Archive copies for audits, compliance and legal discovery. I am an expert witness, and I can assure you that almost nobody keeps all the data they should to help them prosecute or defend a legal matter three to six years in the future. And yes, that's typically when it will happen. You want to make sure you have data to prove your point in wrongful-termination, IP theft, abusive sales tactics, stockholder complaints and other suits that may come your way.
The first level of defense is a complete image of data and metadata on write-once media (that assures nobody tampers with/discredits your data). A weekly data and metadata export saved on a DVD or two will do the trick--and don't throw them away until they're seven years old. There are also automated third-party cloud backup solutions to address this requirement. But then there are those two SFDC mystery tables I've mentioned above that aren't available via the API. These you can dump manually: the login history and setup audit trail can be exported to a CSV file and must be exported to write-once media at least every 180 days (as data older than that falls over the storage horizon). So what do you do if you've got a legal action and you didn't store the archive images? Well, in the land of SFDC they may be able to recover it from their internal data streams (used to populate their DR sites, etc.). But to get that recovery done is a consulting project that may end up costing thousands of dollars per relevant object recovered. And that's if it can be recovered. No, I am not kidding. So...go back to the top of this section and do the right thing from this moment on.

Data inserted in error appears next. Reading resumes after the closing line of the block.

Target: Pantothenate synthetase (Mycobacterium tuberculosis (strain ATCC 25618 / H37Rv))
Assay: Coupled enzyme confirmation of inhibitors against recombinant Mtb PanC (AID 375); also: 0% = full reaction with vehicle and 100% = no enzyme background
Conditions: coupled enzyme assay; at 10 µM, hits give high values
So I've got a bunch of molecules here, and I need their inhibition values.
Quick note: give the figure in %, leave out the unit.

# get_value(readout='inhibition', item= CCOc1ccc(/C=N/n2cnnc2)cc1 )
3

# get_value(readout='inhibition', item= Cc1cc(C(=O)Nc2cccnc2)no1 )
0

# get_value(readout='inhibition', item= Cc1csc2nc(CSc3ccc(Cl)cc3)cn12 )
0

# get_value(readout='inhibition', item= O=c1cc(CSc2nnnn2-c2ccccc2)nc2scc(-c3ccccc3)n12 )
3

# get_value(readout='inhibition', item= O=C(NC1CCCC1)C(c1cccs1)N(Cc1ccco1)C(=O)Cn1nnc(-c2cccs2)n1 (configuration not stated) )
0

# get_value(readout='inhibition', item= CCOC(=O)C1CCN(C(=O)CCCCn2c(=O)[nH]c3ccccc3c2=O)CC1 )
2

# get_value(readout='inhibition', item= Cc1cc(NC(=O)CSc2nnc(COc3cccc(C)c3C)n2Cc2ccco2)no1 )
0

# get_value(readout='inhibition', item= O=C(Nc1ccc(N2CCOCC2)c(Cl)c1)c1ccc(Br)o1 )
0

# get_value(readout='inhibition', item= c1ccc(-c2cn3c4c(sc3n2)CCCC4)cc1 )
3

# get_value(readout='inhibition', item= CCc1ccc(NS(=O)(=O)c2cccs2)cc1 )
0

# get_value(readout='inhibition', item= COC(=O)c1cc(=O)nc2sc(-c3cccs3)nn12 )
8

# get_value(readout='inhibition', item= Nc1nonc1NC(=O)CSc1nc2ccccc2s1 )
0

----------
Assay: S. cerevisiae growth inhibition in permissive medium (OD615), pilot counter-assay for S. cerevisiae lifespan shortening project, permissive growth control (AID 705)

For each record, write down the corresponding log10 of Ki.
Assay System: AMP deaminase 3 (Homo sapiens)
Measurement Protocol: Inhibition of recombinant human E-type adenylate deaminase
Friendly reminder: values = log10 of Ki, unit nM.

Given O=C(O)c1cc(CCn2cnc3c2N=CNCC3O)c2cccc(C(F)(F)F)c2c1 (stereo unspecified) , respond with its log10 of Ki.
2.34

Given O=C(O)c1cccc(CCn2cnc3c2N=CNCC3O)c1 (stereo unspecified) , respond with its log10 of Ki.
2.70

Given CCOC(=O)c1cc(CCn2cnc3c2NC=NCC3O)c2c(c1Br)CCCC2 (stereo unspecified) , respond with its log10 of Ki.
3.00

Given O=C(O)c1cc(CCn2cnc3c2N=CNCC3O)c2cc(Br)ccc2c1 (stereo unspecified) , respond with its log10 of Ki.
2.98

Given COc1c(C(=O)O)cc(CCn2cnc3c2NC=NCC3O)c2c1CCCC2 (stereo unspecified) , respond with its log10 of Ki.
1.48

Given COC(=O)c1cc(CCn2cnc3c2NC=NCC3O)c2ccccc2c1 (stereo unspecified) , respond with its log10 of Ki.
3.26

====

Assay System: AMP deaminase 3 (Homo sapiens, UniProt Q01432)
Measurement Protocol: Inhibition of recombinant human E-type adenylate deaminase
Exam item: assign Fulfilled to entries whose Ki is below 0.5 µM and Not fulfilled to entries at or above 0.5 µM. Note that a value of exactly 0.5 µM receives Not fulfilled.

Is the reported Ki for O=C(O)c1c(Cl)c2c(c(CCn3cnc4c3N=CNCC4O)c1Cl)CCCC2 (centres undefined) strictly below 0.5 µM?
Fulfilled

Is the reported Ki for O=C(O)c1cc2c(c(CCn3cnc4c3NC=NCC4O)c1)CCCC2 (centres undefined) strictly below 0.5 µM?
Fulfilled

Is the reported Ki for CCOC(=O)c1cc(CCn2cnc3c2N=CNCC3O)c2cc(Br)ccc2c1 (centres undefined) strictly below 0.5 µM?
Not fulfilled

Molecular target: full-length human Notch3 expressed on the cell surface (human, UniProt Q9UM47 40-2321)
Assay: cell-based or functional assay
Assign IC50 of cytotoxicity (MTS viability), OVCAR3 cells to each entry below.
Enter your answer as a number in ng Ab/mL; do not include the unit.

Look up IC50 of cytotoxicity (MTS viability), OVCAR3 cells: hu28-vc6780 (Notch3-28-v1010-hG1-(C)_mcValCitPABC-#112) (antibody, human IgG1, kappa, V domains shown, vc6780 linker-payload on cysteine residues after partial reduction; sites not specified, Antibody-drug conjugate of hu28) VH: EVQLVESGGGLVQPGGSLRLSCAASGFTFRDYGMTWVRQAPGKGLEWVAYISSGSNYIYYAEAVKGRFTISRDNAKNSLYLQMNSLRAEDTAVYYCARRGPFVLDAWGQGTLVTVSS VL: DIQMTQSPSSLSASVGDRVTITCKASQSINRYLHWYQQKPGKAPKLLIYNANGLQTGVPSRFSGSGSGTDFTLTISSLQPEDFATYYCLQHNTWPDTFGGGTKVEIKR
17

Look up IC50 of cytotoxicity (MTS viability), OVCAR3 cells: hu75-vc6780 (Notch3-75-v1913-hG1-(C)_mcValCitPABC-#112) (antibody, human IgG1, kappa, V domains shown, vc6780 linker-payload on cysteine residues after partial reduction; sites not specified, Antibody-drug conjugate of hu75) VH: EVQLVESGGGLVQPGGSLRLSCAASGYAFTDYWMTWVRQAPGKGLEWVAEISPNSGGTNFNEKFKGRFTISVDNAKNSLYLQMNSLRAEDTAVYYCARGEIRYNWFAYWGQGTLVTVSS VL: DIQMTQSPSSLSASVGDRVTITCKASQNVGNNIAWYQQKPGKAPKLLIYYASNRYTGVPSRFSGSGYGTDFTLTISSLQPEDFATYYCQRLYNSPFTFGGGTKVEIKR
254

Audit trails to reconstruct the evolution of records. All the discussion so far has been about static snapshots in time, and the techniques provide little in the way of timeline or sequence of changes. The "whodunit" analysis requires field name, before value, after value, changerID and time of change. Salesforce does provide field-level audit trails that fill the bill nicely, but by default you get only 20 of them and they're not guaranteed to stay around forever...so make sure you backup those history tables along with the rest of the data. But even if you have all the limits removed or write your own audit-trail enhancements, audit trails are only really practical for analytics. I know of no products that can use audit trails to "play the system state forward" from a backup image to a specified point in time. I'm sure you could write something for that and maybe your data warehouse team would love this project, but it's a significant R&D effort. The situation is far bleaker regarding metadata the changes aren't recorded with enough detail to "play the system configuration forward" from a snapshot.
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